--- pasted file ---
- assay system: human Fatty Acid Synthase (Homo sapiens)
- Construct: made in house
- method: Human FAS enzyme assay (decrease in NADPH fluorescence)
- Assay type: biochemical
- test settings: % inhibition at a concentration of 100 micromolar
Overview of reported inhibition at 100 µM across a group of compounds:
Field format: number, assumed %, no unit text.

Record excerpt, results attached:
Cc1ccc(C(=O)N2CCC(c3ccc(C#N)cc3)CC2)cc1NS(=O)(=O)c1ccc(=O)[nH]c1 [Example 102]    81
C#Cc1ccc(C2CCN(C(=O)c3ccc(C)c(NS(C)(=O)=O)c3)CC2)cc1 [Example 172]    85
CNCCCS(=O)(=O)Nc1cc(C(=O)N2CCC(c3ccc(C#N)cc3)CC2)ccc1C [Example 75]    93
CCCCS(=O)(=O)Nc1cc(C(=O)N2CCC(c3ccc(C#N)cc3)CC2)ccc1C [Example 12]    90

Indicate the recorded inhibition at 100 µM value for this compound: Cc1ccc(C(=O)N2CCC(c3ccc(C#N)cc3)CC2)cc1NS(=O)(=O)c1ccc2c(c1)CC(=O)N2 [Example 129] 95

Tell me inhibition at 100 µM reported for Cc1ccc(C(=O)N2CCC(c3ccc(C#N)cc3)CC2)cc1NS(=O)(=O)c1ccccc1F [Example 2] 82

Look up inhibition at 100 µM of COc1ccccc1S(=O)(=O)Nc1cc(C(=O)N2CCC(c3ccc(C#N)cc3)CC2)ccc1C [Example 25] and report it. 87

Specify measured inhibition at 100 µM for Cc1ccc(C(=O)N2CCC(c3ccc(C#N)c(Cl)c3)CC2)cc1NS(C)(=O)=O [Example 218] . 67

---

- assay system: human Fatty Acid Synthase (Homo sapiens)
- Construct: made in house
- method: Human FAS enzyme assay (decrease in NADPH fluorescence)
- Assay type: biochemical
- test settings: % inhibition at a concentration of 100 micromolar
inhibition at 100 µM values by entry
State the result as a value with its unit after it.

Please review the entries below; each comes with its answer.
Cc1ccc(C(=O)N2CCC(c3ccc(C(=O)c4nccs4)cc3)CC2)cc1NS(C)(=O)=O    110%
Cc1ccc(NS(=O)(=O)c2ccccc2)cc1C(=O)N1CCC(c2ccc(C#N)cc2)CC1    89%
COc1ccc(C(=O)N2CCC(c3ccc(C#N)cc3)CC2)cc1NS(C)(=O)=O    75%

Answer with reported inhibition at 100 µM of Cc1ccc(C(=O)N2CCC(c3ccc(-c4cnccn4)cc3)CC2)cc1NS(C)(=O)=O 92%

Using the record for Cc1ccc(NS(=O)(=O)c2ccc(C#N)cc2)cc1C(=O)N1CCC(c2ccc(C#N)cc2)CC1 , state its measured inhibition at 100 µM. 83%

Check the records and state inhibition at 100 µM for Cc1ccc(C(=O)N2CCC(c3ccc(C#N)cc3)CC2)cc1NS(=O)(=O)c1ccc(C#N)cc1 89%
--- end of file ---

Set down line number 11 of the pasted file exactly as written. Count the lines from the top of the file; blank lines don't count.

CNCCCS(=O)(=O)Nc1cc(C(=O)N2CCC(c3ccc(C#N)cc3)CC2)ccc1C [Example 75]    93